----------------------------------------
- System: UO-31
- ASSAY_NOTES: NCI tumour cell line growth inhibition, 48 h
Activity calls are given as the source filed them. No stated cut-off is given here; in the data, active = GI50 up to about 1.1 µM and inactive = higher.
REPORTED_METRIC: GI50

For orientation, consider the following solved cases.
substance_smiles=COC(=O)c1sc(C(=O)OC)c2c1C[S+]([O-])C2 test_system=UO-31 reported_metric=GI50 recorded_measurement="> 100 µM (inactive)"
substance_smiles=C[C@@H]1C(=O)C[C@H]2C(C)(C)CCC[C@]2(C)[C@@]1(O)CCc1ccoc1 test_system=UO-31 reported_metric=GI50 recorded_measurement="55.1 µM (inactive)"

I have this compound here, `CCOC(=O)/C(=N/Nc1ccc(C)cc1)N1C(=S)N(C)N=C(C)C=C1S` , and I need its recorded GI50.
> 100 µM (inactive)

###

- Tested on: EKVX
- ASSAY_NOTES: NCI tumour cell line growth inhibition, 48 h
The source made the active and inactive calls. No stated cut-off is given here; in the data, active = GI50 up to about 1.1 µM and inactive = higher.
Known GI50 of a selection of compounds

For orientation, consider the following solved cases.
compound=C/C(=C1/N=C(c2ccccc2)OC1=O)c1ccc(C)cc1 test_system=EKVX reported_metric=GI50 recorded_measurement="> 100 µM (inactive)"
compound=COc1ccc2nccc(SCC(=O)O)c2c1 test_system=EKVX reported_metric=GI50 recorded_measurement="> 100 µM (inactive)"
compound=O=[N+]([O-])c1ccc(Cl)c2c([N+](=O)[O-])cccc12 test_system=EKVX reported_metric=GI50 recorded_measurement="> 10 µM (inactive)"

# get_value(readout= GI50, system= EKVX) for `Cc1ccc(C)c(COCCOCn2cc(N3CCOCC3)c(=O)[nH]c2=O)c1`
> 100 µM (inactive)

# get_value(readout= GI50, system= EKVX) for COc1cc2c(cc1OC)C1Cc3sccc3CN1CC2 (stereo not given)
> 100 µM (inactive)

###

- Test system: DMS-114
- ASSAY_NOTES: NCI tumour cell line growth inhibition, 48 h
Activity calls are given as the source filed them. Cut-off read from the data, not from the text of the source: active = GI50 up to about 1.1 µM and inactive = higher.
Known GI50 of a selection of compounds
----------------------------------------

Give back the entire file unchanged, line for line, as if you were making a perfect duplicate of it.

- System: UO-31
- ASSAY_NOTES: NCI tumour cell line growth inhibition, 48 h
Activity calls are given as the source filed them. No stated cut-off is given here; in the data, active = GI50 up to about 1.1 µM and inactive = higher.
REPORTED_METRIC: GI50

For orientation, consider the following solved cases.
substance_smiles=COC(=O)c1sc(C(=O)OC)c2c1C[S+]([O-])C2 test_system=UO-31 reported_metric=GI50 recorded_measurement="> 100 µM (inactive)"
substance_smiles=C[C@@H]1C(=O)C[C@H]2C(C)(C)CCC[C@]2(C)[C@@]1(O)CCc1ccoc1 test_system=UO-31 reported_metric=GI50 recorded_measurement="55.1 µM (inactive)"

I have this compound here, `CCOC(=O)/C(=N/Nc1ccc(C)cc1)N1C(=S)N(C)N=C(C)C=C1S` , and I need its recorded GI50.
> 100 µM (inactive)

###

- Tested on: EKVX
- ASSAY_NOTES: NCI tumour cell line growth inhibition, 48 h
The source made the active and inactive calls. No stated cut-off is given here; in the data, active = GI50 up to about 1.1 µM and inactive = higher.
Known GI50 of a selection of compounds

For orientation, consider the following solved cases.
compound=C/C(=C1/N=C(c2ccccc2)OC1=O)c1ccc(C)cc1 test_system=EKVX reported_metric=GI50 recorded_measurement="> 100 µM (inactive)"
compound=COc1ccc2nccc(SCC(=O)O)c2c1 test_system=EKVX reported_metric=GI50 recorded_measurement="> 100 µM (inactive)"
compound=O=[N+]([O-])c1ccc(Cl)c2c([N+](=O)[O-])cccc12 test_system=EKVX reported_metric=GI50 recorded_measurement="> 10 µM (inactive)"

# get_value(readout= GI50, system= EKVX) for `Cc1ccc(C)c(COCCOCn2cc(N3CCOCC3)c(=O)[nH]c2=O)c1`
> 100 µM (inactive)

# get_value(readout= GI50, system= EKVX) for COc1cc2c(cc1OC)C1Cc3sccc3CN1CC2 (stereo not given)
> 100 µM (inactive)

###

- Test system: DMS-114
- ASSAY_NOTES: NCI tumour cell line growth inhibition, 48 h
Activity calls are given as the source filed them. Cut-off read from the data, not from the text of the source: active = GI50 up to about 1.1 µM and inactive = higher.
Known GI50 of a selection of compounds